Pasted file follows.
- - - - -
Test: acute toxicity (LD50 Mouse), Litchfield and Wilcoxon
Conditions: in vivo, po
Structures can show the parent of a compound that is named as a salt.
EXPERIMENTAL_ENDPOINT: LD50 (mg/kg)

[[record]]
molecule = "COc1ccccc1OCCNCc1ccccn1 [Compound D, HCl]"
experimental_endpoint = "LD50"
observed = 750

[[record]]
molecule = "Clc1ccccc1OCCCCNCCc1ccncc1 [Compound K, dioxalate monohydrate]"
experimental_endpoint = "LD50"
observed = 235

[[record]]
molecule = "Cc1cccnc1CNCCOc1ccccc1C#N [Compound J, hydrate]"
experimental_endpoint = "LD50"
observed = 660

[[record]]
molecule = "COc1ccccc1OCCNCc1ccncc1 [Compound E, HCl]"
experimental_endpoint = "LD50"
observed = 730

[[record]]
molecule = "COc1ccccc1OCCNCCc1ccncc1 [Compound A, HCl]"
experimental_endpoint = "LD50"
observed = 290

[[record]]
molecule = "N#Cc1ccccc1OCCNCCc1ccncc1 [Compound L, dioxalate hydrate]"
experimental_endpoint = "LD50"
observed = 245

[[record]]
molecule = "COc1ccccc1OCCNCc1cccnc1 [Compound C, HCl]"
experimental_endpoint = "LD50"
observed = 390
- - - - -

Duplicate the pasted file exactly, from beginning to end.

Test: acute toxicity (LD50 Mouse), Litchfield and Wilcoxon
Conditions: in vivo, po
Structures can show the parent of a compound that is named as a salt.
EXPERIMENTAL_ENDPOINT: LD50 (mg/kg)

[[record]]
molecule = "COc1ccccc1OCCNCc1ccccn1 [Compound D, HCl]"
experimental_endpoint = "LD50"
observed = 750

[[record]]
molecule = "Clc1ccccc1OCCCCNCCc1ccncc1 [Compound K, dioxalate monohydrate]"
experimental_endpoint = "LD50"
observed = 235

[[record]]
molecule = "Cc1cccnc1CNCCOc1ccccc1C#N [Compound J, hydrate]"
experimental_endpoint = "LD50"
observed = 660

[[record]]
molecule = "COc1ccccc1OCCNCc1ccncc1 [Compound E, HCl]"
experimental_endpoint = "LD50"
observed = 730

[[record]]
molecule = "COc1ccccc1OCCNCCc1ccncc1 [Compound A, HCl]"
experimental_endpoint = "LD50"
observed = 290

[[record]]
molecule = "N#Cc1ccccc1OCCNCCc1ccncc1 [Compound L, dioxalate hydrate]"
experimental_endpoint = "LD50"
observed = 245

[[record]]
molecule = "COc1ccccc1OCCNCc1cccnc1 [Compound C, HCl]"
experimental_endpoint = "LD50"
observed = 390